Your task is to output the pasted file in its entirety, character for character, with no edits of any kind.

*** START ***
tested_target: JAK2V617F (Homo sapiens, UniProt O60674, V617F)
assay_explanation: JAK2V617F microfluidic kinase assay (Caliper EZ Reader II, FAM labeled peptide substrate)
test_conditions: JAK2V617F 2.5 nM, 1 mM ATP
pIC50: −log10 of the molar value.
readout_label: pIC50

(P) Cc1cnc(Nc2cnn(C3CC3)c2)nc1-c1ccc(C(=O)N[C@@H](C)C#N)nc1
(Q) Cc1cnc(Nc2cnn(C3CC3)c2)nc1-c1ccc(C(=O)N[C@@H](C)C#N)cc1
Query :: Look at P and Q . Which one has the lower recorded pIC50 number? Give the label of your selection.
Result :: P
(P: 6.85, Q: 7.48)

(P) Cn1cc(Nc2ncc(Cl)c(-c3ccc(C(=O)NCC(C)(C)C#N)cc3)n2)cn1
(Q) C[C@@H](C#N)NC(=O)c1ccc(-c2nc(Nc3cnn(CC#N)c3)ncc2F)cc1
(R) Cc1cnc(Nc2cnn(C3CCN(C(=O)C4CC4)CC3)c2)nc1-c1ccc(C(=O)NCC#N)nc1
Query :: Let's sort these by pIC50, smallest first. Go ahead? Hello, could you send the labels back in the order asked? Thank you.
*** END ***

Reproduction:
tested_target: JAK2V617F (Homo sapiens, UniProt O60674, V617F)
assay_explanation: JAK2V617F microfluidic kinase assay (Caliper EZ Reader II, FAM labeled peptide substrate)
test_conditions: JAK2V617F 2.5 nM, 1 mM ATP
pIC50: −log10 of the molar value.
readout_label: pIC50

(P) Cc1cnc(Nc2cnn(C3CC3)c2)nc1-c1ccc(C(=O)N[C@@H](C)C#N)nc1
(Q) Cc1cnc(Nc2cnn(C3CC3)c2)nc1-c1ccc(C(=O)N[C@@H](C)C#N)cc1
Query :: Look at P and Q . Which one has the lower recorded pIC50 number? Give the label of your selection.
Result :: P
(P: 6.85, Q: 7.48)

(P) Cn1cc(Nc2ncc(Cl)c(-c3ccc(C(=O)NCC(C)(C)C#N)cc3)n2)cn1
(Q) C[C@@H](C#N)NC(=O)c1ccc(-c2nc(Nc3cnn(CC#N)c3)ncc2F)cc1
(R) Cc1cnc(Nc2cnn(C3CCN(C(=O)C4CC4)CC3)c2)nc1-c1ccc(C(=O)NCC#N)nc1
Query :: Let's sort these by pIC50, smallest first. Go ahead? Hello, could you send the labels back in the order asked? Thank you.